While these encompass the vast majority of crypto funds that exist in the space, there are a number of conventional investment companies such as Sequoia Capital and a16z that also occasionally invest in blockchain companies, while also maintaining a larger portfolio of a diverse range of companies.
So, Why is the Cryptocurrency Market so Susceptible to Fund Formation?
The question itself points towards a very paradoxical situation, especially when we look at the current landscape for those that are already, or have yet to invest in the cryptocurrency marketplace.
Where it's already in a state of bearish downturn, the respective upswing to crypto funds sticks out. If we compare this to the global market crash which took place in 2008/9, when the stock market plummeted, so too did the number of hedge funds and venture capital funds.
By the last quarter of 2008, to get the truest perspective of this dynamic, there were 12 times more hedge and venture funds being liquidated as there were new ones to replace them.
So what makes the cryptocurrency market so special? Why are these funds continuing to not only launch, but launch in vast numbers despite the bearish conditions? Well, to answer this question, we must first consider the fact that it's based on a number of separate factors, including regulations, fund manager demographics, lack of competing products and a possible disconnect between retail investors and crypto fund managers.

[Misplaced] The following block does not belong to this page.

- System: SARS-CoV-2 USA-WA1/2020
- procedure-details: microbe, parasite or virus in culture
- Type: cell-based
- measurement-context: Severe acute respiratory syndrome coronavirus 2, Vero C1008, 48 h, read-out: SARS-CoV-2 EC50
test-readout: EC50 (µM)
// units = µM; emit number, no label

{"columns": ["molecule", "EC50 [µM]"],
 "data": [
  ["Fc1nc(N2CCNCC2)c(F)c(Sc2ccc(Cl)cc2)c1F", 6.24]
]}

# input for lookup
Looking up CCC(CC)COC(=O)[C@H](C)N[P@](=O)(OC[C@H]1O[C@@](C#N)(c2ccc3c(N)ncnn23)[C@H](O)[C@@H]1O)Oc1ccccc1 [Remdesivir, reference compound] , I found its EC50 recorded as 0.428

The Regulations Might Favour Crypto Funds
Investors, as a general rule, despise uncertainty, not least from the investments that they want to make, but the same goes for regulations. And this factor may be contributing to the reason why these funds are being developed at a record pace.
While investors are waiting on a bit more clarity, the 70 year old ‘acid test' for securities, the Howey Test, has been playing a vital role for the market.
In its current state, the Howey Test acts as a four pronged test brought forward by the US Supreme Court back in 1946. Its goal? To determine what can be defined as a security. Those funds dealing in securities, as determined by this test, are subject to much stricter reporting and disclosure requirements than those that don’t.
During a speech in June, the Director for the Securities and Exchange Commission (SEC), William Hinman stated that the organization intended to treat most Cryptocurrencies and Initial Coin Offerings as some form of security, while major cryptos like Bitcoin and Ethereum would be treated as commodities.
This difference in distinction makes a profound difference in the way in which they're assessed. As previously mentioned, those funds dealing in securities are subjected to a firm hand when it comes to reporting, meanwhile, commodities are subject to a far more modest version. Because of this, fund formation is far easier than for traditional hedge funds, most of which trade securities.